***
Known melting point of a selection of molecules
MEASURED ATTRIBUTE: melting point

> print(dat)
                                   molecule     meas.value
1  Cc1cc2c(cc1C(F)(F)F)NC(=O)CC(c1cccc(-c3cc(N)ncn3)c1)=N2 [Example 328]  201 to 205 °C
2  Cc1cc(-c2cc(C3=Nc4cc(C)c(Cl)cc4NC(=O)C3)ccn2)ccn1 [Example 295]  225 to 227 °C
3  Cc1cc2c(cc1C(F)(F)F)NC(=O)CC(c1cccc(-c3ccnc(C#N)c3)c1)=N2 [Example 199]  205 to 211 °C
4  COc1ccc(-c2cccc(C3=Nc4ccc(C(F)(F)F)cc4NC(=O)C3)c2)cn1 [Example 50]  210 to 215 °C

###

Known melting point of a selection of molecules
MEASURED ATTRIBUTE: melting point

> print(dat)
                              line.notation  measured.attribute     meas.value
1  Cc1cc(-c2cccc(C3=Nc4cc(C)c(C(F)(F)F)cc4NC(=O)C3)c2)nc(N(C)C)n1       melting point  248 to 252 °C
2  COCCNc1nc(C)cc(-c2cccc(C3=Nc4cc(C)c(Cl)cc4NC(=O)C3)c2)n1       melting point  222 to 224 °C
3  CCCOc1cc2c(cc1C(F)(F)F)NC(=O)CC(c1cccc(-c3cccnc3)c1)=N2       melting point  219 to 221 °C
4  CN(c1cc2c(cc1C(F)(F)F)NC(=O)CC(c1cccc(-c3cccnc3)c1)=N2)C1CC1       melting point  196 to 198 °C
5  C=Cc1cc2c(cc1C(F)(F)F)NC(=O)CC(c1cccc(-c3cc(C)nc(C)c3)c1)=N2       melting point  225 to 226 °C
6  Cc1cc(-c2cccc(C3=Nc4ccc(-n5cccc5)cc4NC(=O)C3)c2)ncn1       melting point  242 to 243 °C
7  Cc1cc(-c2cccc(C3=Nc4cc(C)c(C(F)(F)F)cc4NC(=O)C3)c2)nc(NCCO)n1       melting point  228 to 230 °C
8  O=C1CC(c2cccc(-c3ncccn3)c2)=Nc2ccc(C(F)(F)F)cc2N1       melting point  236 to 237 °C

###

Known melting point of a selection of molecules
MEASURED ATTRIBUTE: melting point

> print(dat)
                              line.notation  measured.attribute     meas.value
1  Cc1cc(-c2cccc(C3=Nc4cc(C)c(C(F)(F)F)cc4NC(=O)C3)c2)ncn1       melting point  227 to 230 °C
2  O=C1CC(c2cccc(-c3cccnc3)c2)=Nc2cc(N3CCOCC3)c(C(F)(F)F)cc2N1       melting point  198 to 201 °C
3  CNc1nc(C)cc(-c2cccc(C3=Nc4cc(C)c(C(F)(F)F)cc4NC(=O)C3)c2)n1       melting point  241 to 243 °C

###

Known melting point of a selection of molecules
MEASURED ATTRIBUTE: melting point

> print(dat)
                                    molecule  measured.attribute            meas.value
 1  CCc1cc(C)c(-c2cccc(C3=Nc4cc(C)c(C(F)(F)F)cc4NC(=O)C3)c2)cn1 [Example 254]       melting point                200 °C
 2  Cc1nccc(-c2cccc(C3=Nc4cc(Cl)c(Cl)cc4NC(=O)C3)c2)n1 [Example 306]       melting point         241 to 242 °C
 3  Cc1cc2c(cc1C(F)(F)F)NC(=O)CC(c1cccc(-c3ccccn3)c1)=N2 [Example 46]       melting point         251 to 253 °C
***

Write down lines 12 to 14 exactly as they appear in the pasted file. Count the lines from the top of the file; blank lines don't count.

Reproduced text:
> print(dat)
                              line.notation  measured.attribute     meas.value
1  Cc1cc(-c2cccc(C3=Nc4cc(C)c(C(F)(F)F)cc4NC(=O)C3)c2)nc(N(C)C)n1       melting point  248 to 252 °C